Mackinac Bridge Authority (MBA) maintenance supervisor Ned McLennan has several jackets in his office – a black canvas coat and a safety yellow jacket among them – but all of them are streaked with ivory and green paint.
It’s a distinctive badge of honor among the 50 men and women responsible for maintaining the Mighty Mac, and warm gear is even more essential as the weather swings from summer’s high temperatures toward the freezing winds of the Straits of Mackinac.
“This time of year, we’re kind of buttoning things up for the winter, getting a final piece of grating replaced and finishing up painting projects,” McLennan, a 20-year veteran at the bridge, says. “We never know how many days of good weather we’ve got left, so we’re doing quick couple-day projects, like replacing a piece of hand or bumper rail and sealing joints.”
It’s also when staff limit work that involves going over the side of the bridge to work on the steel superstructure. The usual safety plan includes the Mackinac Bridge’s safety boat, which is always in the water when crews are working beneath the bridge. When the weather turns, it’s time to pull the boat from the water and turn the maintenance focus to winter.
Mid-November also marks the switch for maintenance staff to a winter schedule, when they move winter trucks to the front of the garage, servicing them so they’re ready to go once snow flies. No salt is used on the bridge to protect it from corrosion, so keeping the plow trucks in top order is essential.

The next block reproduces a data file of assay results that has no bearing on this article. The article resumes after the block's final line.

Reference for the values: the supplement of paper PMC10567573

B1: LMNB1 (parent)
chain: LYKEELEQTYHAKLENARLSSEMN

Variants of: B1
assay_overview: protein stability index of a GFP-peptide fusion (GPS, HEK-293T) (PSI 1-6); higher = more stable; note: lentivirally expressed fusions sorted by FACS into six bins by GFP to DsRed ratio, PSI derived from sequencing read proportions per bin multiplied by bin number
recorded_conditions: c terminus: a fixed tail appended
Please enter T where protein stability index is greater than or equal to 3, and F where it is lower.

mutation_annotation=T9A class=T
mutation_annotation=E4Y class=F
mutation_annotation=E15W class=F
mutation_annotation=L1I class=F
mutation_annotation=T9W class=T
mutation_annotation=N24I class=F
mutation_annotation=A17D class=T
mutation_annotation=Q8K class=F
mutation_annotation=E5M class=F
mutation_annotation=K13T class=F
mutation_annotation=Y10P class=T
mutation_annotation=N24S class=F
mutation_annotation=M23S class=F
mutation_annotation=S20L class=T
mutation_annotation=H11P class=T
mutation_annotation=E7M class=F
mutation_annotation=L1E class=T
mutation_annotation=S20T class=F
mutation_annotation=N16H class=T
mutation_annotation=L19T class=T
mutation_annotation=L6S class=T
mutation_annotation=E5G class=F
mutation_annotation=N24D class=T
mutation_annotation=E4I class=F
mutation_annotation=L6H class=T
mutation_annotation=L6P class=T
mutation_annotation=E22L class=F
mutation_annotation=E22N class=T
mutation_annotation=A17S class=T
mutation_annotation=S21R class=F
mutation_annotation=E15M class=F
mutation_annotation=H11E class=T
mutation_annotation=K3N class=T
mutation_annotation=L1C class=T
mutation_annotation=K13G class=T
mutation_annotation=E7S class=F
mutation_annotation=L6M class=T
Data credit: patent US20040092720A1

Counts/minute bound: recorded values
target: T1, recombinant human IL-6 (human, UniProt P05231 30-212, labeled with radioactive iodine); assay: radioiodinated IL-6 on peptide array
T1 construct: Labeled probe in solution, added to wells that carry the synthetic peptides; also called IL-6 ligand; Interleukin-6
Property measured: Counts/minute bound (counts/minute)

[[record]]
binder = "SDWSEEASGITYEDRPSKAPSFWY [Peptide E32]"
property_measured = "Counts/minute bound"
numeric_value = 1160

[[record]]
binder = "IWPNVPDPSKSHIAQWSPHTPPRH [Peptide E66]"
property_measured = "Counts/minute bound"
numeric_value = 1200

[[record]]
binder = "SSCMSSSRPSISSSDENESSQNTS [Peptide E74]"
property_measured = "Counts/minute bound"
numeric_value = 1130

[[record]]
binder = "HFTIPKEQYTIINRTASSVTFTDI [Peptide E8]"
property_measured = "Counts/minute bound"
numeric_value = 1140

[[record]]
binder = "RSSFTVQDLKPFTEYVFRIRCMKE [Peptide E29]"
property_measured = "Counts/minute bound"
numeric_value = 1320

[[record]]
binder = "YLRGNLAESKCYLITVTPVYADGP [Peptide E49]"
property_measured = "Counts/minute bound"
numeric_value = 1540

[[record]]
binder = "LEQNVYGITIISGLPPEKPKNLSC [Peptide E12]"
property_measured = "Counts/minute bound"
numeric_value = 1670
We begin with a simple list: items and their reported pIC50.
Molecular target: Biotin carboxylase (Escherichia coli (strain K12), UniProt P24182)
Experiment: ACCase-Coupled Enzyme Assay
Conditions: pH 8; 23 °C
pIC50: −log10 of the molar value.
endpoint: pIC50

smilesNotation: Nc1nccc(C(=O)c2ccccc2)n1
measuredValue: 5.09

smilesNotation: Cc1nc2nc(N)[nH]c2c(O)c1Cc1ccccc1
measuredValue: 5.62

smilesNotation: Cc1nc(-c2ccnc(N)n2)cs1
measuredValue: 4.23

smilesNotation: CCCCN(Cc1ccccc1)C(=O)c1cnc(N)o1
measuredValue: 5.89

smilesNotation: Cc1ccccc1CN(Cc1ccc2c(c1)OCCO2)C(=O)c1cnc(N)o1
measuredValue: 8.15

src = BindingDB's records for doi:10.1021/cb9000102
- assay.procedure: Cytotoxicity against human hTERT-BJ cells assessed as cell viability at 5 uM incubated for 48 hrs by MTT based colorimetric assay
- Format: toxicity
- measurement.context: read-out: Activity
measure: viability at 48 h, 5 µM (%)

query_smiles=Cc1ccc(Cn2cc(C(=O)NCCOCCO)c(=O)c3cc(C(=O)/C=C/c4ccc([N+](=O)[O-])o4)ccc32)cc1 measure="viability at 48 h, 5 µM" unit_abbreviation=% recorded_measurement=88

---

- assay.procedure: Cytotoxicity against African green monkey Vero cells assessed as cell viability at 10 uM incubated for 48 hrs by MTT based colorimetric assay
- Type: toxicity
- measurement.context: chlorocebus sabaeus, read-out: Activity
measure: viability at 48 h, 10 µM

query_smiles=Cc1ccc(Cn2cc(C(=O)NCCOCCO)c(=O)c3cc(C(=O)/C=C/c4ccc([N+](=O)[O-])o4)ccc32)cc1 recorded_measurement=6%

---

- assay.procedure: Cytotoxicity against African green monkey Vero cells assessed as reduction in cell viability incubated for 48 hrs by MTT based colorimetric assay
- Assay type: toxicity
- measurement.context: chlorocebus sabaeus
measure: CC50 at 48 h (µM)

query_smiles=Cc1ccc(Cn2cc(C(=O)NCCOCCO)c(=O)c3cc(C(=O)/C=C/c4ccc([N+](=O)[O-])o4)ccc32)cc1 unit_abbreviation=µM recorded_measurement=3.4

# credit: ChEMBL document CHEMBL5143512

It’s no small task caring for this engineering icon through the changing seasons. What’s perhaps most remarkable of all is that nearly all of the work is done not by outside contractors, but by Mackinac Bridge employees with wide-ranging experience and varied skills.
“The vast majority of work on the bridge is done by in-house crews,” McLennan said. “We even do our own cable inspection; I’m not aware of any other suspension bridge authority in the country that does it themselves.”
The large painting projects of the green steel superstructure, completed in recent years, and the upcoming tower painting is about all the MBA staff doesn’t do. Almost everything else, including maintenance of the MBA’s facilities and buildings, they’ve got covered.
“We’ve got welders, carpenters, plumbers, masons, electricians, painters, groundskeepers, equipment technicians, and equipment operators,” McLennan said. “Any job that needs done here, there’s someone on our staff who can do it.”
In all cases, every repair that’s done exceeds the original design of the bridge.
“Everyone realizes this is a unique thing, and there’s a lot of pride in taking care of it,” McLennan said. “Everybody loves the bridge, and nobody cuts corners.”